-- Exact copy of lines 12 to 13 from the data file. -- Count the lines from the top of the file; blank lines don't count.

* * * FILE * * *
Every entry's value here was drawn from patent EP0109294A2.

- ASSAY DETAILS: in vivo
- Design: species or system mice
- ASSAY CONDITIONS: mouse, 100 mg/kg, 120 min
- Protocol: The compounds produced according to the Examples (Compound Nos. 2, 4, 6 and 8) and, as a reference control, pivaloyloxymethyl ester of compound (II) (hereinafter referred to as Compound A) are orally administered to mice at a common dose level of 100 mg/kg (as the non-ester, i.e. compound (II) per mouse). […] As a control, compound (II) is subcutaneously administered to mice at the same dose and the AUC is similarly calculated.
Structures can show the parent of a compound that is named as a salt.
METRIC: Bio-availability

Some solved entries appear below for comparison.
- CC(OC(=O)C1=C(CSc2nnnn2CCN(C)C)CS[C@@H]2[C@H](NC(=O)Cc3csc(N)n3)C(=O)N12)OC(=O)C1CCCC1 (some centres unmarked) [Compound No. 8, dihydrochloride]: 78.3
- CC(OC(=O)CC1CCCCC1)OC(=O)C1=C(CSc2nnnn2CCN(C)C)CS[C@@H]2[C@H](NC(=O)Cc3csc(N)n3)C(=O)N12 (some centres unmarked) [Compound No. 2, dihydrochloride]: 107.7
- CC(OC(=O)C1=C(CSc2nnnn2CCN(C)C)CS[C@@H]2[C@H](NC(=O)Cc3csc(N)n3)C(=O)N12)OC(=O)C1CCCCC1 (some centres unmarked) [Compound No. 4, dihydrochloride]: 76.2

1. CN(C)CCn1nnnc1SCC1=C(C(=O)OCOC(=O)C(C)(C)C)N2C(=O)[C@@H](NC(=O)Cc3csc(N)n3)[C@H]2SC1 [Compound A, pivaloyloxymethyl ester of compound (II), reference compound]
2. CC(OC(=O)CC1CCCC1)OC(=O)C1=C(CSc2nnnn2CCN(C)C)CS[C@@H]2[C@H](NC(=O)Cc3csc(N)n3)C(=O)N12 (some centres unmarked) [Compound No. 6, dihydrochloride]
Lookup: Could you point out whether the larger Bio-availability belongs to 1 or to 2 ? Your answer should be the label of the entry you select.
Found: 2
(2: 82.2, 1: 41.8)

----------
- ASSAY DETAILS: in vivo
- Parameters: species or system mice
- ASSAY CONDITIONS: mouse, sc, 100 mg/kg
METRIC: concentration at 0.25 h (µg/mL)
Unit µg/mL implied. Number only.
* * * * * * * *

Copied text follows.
1. CN(C)CCn1nnnc1SCC1=C(C(=O)OCOC(=O)C(C)(C)C)N2C(=O)[C@@H](NC(=O)Cc3csc(N)n3)[C@H]2SC1 [Compound A, pivaloyloxymethyl ester of compound (II), reference compound]
2. CC(OC(=O)CC1CCCC1)OC(=O)C1=C(CSc2nnnn2CCN(C)C)CS[C@@H]2[C@H](NC(=O)Cc3csc(N)n3)C(=O)N12 (some centres unmarked) [Compound No. 6, dihydrochloride]